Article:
Monday, June 1, 2009

Vinchou, Marunouchi

Gaaarrrrh! Just when I thought it was safe to re-visit a place, circumstances conspire to extend the new-lunch-venue streak through yet another week! OK, that's not really so frustrating. It's a dorky point of pride.



The good ship Wolf is soon bound for sunnier pastures and more mixilated metaphors after nearly 3 years in Japan. I said "Where do you want to go for lunch?" and he said "Any place new!" Music to my ears. We resolved to explore Shin Maru 5, which has tons of good new destinations despite our recent efforts. Along the north side (turn left out of the elevators) you'll pass Ig Cafe, Igrek, Nouvelle Ere, then some Japanese places. And blending the French and Japanese themes, in the middle of all that, is Vinchou.

Probably should have asked about the name. It sounds like a play between binchou charcoal and the wine that they love to serve. The aesthetic is coded on the big wall mirror if you know how to read it (I think; I'm making this up, but see if you like it): on a map of France, they've painted in the names of famous wine regions. They've also painted half a dozen regions that have nothing to do with wine, like Bretagne, Challans and Bresse. Chicken regions! So the rustic Japanese decor (I'd characterize it more as 'moutain rustic' rather than 'city rustic', meaning lighter and rougher wood) conceals an extensive wine list, and the theme is 'yakitori and wine'. Sure, it's been done elsewhere, but this place is good.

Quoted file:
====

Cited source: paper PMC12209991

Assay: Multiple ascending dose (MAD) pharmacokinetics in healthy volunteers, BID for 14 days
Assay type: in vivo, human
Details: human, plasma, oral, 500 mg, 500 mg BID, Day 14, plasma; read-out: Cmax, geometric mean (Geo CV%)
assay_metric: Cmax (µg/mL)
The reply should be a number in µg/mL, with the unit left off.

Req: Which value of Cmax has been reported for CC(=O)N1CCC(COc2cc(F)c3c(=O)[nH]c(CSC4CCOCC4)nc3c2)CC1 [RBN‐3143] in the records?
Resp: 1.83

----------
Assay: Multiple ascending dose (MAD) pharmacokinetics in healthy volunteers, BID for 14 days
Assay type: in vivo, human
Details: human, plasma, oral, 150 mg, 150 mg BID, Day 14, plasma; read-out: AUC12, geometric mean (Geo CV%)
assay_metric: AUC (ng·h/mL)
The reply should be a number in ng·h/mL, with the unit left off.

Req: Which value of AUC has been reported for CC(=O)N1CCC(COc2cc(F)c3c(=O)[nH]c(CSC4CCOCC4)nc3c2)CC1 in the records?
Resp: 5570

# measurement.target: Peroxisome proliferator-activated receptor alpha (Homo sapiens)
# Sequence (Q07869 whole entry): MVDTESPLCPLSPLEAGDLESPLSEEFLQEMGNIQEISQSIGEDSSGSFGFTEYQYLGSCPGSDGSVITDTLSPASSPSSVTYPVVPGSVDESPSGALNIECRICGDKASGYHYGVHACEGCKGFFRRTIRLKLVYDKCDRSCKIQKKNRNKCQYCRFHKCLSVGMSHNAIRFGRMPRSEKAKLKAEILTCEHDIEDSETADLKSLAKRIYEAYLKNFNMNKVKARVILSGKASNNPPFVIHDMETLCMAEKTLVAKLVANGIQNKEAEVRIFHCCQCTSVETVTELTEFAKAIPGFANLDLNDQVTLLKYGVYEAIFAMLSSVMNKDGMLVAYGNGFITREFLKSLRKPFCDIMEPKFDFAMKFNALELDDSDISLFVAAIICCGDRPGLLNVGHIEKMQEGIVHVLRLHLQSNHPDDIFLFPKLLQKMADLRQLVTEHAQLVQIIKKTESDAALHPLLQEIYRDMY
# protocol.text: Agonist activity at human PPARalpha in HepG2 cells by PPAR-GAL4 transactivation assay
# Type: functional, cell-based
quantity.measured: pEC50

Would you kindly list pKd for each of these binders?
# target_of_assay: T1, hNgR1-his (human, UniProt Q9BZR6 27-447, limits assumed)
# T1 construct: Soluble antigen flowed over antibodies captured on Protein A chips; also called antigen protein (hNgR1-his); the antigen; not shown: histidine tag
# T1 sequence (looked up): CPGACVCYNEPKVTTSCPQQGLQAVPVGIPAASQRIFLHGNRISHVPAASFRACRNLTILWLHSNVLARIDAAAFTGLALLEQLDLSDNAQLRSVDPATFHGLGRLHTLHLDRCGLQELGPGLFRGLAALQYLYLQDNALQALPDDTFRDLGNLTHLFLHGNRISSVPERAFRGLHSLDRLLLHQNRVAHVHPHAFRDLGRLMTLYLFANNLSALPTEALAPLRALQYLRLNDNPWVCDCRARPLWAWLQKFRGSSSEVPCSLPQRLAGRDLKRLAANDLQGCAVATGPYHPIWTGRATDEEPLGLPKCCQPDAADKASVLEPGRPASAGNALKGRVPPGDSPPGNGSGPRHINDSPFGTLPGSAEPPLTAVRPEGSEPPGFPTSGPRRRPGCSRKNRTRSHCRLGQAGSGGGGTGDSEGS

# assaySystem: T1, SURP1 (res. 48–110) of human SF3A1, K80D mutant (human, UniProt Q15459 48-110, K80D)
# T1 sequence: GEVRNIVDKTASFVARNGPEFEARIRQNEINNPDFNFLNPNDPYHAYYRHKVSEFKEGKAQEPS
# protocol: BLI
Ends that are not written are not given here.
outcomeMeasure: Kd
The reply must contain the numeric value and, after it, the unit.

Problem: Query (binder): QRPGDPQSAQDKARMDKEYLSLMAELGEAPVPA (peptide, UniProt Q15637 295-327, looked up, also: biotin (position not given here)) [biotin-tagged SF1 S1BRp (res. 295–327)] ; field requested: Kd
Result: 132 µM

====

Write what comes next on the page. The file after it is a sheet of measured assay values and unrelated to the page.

Full of digressions today: on the recent Pitman trip, I was talking to a distant relative who's a chef about poultry products. I commented that millions of raw eggs get eaten every day in Japan, and raw chicken is not an infrequent sight. For lunch at Vinchou, you can actually take advantage of both! As part of my two-half-size-rice-bowls set, I had raw chicken slices arranged in a flower atop a pile of rice that was then warmed up with chicken stock (which did not cook the chicken, thanks very much). Wolf, odd fellow that he is, chose the slimy raw-egg-and-other-bits bowl, which he mixed up and ate with relish.

This place is a sister restaurant to the nudging-against-one-star-status La Chevre in Asakusa (it's been 3 or 4 years since I was there, but I went twice around the same time, and they had a big spread in Tokyo Calendar last year which made it look like they had upgraded a bit), which gives you a bit of indication as to its seriousness about food and wine - notwithstanding the fact that it's all about roast bird. I'd give this one a try for dinner, folks, and I feel pretty awful about turning this down as a destination on the last big work dinner I had. Oops.

On a more personal note, I'd like to thank everyone for reading. Thanks!
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